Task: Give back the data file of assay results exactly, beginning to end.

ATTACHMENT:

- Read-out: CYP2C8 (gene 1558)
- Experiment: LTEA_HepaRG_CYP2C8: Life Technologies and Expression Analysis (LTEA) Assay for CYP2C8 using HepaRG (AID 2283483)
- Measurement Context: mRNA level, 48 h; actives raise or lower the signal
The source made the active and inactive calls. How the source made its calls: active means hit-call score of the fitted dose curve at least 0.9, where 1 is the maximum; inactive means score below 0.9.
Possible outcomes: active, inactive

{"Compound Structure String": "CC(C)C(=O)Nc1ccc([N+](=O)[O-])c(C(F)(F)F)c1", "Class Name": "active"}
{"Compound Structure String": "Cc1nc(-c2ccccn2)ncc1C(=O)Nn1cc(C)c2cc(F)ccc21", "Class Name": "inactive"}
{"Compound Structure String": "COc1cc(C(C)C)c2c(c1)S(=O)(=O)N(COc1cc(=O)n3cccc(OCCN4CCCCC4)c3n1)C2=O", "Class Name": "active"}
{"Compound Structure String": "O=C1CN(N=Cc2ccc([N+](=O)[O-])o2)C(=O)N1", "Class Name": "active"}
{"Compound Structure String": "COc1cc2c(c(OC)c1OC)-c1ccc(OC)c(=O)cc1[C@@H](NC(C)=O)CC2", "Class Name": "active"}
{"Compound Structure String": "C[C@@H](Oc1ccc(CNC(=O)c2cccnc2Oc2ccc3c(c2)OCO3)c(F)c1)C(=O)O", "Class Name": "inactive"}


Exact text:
- Read-out: CYP2C8 (gene 1558)
- Experiment: LTEA_HepaRG_CYP2C8: Life Technologies and Expression Analysis (LTEA) Assay for CYP2C8 using HepaRG (AID 2283483)
- Measurement Context: mRNA level, 48 h; actives raise or lower the signal
The source made the active and inactive calls. How the source made its calls: active means hit-call score of the fitted dose curve at least 0.9, where 1 is the maximum; inactive means score below 0.9.
Possible outcomes: active, inactive

{"Compound Structure String": "CC(C)C(=O)Nc1ccc([N+](=O)[O-])c(C(F)(F)F)c1", "Class Name": "active"}
{"Compound Structure String": "Cc1nc(-c2ccccn2)ncc1C(=O)Nn1cc(C)c2cc(F)ccc21", "Class Name": "inactive"}
{"Compound Structure String": "COc1cc(C(C)C)c2c(c1)S(=O)(=O)N(COc1cc(=O)n3cccc(OCCN4CCCCC4)c3n1)C2=O", "Class Name": "active"}
{"Compound Structure String": "O=C1CN(N=Cc2ccc([N+](=O)[O-])o2)C(=O)N1", "Class Name": "active"}
{"Compound Structure String": "COc1cc2c(c(OC)c1OC)-c1ccc(OC)c(=O)cc1[C@@H](NC(C)=O)CC2", "Class Name": "active"}
{"Compound Structure String": "C[C@@H](Oc1ccc(CNC(=O)c2cccnc2Oc2ccc3c(c2)OCO3)c(F)c1)C(=O)O", "Class Name": "inactive"}